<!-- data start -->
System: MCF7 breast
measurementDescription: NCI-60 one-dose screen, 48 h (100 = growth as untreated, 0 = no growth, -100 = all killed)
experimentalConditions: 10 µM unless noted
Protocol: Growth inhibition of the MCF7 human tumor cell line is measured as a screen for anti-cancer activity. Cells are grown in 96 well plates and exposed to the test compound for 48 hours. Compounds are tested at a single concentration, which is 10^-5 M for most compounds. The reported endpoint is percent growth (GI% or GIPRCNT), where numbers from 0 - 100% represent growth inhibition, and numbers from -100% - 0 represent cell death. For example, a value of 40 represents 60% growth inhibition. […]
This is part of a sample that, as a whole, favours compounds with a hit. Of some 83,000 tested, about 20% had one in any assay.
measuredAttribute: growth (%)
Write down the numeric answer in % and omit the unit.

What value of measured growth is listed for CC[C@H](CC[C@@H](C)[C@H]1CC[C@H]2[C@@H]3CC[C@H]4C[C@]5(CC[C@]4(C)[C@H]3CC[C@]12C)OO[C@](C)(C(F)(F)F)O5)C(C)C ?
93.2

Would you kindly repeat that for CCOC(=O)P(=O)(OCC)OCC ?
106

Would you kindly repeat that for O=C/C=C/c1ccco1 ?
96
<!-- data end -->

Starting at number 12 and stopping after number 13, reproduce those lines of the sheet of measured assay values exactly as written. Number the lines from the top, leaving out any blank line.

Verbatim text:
Would you kindly repeat that for O=C/C=C/c1ccco1 ?
96